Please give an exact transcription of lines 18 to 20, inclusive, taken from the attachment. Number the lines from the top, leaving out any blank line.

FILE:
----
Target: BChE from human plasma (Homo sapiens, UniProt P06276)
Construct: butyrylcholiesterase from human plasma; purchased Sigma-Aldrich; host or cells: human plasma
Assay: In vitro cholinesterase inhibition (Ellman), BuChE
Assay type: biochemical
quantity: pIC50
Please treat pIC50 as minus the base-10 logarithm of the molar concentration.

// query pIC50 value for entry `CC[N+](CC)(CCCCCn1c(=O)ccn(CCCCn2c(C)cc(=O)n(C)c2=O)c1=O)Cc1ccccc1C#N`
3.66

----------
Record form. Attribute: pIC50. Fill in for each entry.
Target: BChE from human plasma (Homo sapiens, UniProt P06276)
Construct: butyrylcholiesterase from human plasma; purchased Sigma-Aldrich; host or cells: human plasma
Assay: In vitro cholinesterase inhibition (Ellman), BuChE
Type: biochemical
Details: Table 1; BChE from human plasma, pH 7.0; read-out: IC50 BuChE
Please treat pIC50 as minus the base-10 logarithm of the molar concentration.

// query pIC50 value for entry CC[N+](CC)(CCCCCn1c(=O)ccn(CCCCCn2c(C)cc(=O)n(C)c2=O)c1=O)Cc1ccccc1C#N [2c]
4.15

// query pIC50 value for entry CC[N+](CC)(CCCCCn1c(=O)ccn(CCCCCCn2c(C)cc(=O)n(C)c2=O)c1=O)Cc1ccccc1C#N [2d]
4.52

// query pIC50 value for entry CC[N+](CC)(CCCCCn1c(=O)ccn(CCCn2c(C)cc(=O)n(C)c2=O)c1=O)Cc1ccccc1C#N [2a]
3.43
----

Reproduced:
4.15

// query pIC50 value for entry CC[N+](CC)(CCCCCn1c(=O)ccn(CCCCCCn2c(C)cc(=O)n(C)c2=O)c1=O)Cc1ccccc1C#N [2d]
4.52